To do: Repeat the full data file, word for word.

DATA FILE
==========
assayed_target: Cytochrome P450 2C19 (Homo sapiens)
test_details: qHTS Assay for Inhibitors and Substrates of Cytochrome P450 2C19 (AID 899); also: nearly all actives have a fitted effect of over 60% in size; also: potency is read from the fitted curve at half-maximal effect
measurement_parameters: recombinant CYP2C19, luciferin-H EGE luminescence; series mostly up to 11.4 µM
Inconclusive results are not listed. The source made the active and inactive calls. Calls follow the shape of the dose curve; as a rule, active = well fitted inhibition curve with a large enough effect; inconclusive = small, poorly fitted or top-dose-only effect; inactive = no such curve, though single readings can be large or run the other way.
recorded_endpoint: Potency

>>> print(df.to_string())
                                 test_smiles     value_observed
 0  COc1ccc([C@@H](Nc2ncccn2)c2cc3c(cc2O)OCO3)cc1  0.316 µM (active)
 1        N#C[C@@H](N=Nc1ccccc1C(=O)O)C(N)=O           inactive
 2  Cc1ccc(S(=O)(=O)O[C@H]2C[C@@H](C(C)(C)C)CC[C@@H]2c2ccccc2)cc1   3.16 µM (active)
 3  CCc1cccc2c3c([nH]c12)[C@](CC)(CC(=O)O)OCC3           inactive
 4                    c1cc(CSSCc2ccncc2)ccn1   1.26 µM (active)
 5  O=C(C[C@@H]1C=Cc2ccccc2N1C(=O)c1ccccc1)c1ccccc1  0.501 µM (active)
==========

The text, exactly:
assayed_target: Cytochrome P450 2C19 (Homo sapiens)
test_details: qHTS Assay for Inhibitors and Substrates of Cytochrome P450 2C19 (AID 899); also: nearly all actives have a fitted effect of over 60% in size; also: potency is read from the fitted curve at half-maximal effect
measurement_parameters: recombinant CYP2C19, luciferin-H EGE luminescence; series mostly up to 11.4 µM
Inconclusive results are not listed. The source made the active and inactive calls. Calls follow the shape of the dose curve; as a rule, active = well fitted inhibition curve with a large enough effect; inconclusive = small, poorly fitted or top-dose-only effect; inactive = no such curve, though single readings can be large or run the other way.
recorded_endpoint: Potency

>>> print(df.to_string())
                                 test_smiles     value_observed
 0  COc1ccc([C@@H](Nc2ncccn2)c2cc3c(cc2O)OCO3)cc1  0.316 µM (active)
 1        N#C[C@@H](N=Nc1ccccc1C(=O)O)C(N)=O           inactive
 2  Cc1ccc(S(=O)(=O)O[C@H]2C[C@@H](C(C)(C)C)CC[C@@H]2c2ccccc2)cc1   3.16 µM (active)
 3  CCc1cccc2c3c([nH]c12)[C@](CC)(CC(=O)O)OCC3           inactive
 4                    c1cc(CSSCc2ccncc2)ccn1   1.26 µM (active)
 5  O=C(C[C@@H]1C=Cc2ccccc2N1C(=O)c1ccccc1)c1ccccc1  0.501 µM (active)